The number of coronavirus cases in Lagos and the Federal Capital Territory (FCT) is higher than the combined figure for all the other 34 states in which infections have been recorded in Nigeria, a PREMIUM TIMES review of officialdata shows.
A review of the data provided by the Nigeria Centre for Disease Control (NCDC) showed that Nigeria’s former and current federal capital have 8,785 confirmed cases, or 51 per cent of recorded cases in the country, while all the other states have a total of 8,363 cases or 48.7 per cent of the total.
Only Cross River is yet to record a case of the new coronavirus in Nigeria.
Lagos State remains the epicentre of the pandemic in Nigeria with 7,461 infections, equivalent to 43.5 per cent of the total cases. The FCT comes a distant second with 1,324 confirmed cases.
Trailing those two locations is Kano with 1,158 cases; Rivers,631 cases; Edo, 620 cases; Ogun, 574 cases; Kaduna, 472 cases; and Borno, 445 cases.
Sitting at the foot of the log are Kogi with 3 cases, Taraba with 18; and Ekiti with 30 cases.
The two states with the least number of cases, Kogi and Taraba, recorded no infection in the last two weeks. In fact, Kogi has gone 14 days without a new case, while Taraba has not had a case in 27 days.
The Kogi State government is still disputing its three coronavirus cases, claiming it has no case of the virus.
As of Wednesday evening, Nigeria has recorded 17,148 confirmed cases, 5,623 people have recovered and have been discharged, while 455 deaths have been recorded as of Tuesday.
The total number of cases is significantly low compared to other countries in Europe, America and Africa.
Despite the increase in figures, many health experts believe the country is not doing enough and the figures may not present the existing realities
Nigeria has so far tested 96,402 persons since the beginning of the outbreak in late February.
The NCDC said Wednesday it has activated four additional labs in the COVID-19 Molecular Laboratory Network.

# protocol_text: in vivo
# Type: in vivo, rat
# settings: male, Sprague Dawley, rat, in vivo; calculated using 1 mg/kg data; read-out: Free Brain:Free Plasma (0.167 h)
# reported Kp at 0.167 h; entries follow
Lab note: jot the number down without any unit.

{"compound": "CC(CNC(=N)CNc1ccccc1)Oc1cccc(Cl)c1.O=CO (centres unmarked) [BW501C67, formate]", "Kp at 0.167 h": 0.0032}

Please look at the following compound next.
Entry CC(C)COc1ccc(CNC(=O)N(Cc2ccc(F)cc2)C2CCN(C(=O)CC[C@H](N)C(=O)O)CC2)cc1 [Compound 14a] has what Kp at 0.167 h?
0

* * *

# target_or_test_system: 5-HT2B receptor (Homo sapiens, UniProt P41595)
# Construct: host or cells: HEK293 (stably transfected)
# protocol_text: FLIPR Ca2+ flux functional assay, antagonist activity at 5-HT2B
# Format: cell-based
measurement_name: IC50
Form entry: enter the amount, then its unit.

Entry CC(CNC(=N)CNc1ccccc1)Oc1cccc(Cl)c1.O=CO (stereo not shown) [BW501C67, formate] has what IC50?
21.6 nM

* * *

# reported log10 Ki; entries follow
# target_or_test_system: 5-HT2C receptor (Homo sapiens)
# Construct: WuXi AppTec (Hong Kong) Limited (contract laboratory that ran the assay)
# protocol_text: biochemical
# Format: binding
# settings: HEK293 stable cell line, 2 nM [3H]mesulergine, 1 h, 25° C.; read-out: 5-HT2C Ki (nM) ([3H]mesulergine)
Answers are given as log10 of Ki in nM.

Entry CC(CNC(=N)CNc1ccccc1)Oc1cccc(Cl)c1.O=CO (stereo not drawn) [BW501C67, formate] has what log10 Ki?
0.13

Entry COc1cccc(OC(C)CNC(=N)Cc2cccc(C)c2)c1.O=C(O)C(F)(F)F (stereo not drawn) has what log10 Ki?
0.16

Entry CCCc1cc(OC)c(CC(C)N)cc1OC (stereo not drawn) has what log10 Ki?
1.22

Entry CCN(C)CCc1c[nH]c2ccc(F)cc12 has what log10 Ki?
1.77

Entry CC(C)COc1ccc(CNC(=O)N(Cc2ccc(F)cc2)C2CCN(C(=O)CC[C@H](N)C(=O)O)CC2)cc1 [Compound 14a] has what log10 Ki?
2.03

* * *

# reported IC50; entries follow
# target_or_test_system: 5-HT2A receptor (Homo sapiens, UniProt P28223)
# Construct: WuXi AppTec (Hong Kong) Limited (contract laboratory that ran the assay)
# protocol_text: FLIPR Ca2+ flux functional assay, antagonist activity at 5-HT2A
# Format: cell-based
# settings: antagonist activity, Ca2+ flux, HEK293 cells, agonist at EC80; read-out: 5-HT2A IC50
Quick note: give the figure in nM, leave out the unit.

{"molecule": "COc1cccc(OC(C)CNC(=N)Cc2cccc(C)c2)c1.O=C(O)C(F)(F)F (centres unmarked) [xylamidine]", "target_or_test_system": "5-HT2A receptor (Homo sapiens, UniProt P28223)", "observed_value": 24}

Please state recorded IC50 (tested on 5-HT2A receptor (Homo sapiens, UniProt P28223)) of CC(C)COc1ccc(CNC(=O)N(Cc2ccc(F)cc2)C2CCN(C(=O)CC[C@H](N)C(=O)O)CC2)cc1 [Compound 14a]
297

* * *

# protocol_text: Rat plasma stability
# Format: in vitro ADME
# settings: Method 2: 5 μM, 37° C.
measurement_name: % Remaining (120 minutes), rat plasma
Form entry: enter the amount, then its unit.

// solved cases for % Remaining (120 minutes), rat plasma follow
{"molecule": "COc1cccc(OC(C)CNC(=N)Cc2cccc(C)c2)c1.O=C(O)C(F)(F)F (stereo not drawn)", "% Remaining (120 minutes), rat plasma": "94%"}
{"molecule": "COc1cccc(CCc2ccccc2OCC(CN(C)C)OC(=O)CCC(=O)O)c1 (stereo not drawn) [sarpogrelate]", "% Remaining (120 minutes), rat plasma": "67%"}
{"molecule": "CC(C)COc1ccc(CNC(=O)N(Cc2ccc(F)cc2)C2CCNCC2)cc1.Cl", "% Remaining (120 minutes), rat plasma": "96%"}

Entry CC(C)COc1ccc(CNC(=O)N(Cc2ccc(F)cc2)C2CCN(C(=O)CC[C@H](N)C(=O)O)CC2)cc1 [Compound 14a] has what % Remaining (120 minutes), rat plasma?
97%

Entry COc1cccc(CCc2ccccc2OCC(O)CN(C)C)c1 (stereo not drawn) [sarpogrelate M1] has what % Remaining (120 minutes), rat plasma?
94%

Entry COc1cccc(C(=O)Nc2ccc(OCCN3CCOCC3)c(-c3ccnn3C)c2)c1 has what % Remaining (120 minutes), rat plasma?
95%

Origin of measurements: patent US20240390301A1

The health agency in a tweet said two more laboratories in “Gombe and Ondo are in progress.”
“We are pleased to announce the inclusion of 4 new labs in the #COVID19 Molecular Lab Network: @weare54gene, Ekiti, @weare54gene, Abuja (to test returnees), @eHealth_Africa Lab, Kano, International Foundation Against Infectious Diseases in Nigeria (IFAN) Lab, Kano.”
“There are currently 38 laboratories in Nigeria with the capacity to test COVID-19.” the tweet read in part.
However, despite these laboratory centres, the NCDC’s target of testing two million people in three months appears increasingly unrealistic as it is yet to test a hundred thousand persons almost eight weeks after setting the target.
Other African Countries?
Depending on statistics from Worldometers, PREMIUM TIMES compared Nigeria’s testing capacity to other African countries.
With a population of over 200 million people, Nigeria tested only above 96,000 persons and confirmed 17,148 cases. South Africa with 59 million people has tested more than one million persons and confirmed 76,334 infections in four months.
Morocco, the North African country bordering the Atlantic Ocean, with a 36 million population tested more than 400,000 persons and confirmed 8,997 cases.
With a population of over 100 million people, Egypt tested 135,000 persons and confirmed 47,856 cases.
Ghana has a population of 31 million people has tested 250,000 persons, with 12,590 infections.
Despite the increasing cases, Nigerian government lifted its lockdown in major cities and replaced it with an interstate travel ban as well as dusk to dawn curfew.
The government has also lifted a ban on worship centres and asked citizens to ensure social distancing and use of face masks in public.
The directives have, however, been largely observed in the breach as the country is expected to open its domestic airports by June 21.
Amidst the rising cases, Nigerian doctors commenced a nationwide strike on Monday.
PREMIUM TIMES reported how the National Association of Resident Doctors (ARD) embarked on an indefinite strike.
The union attributed its action to unpaid salaries, non-payment of hazard allowance and a dearth of Personal Protective Equipment (PPE) in hospitals, among several other reasons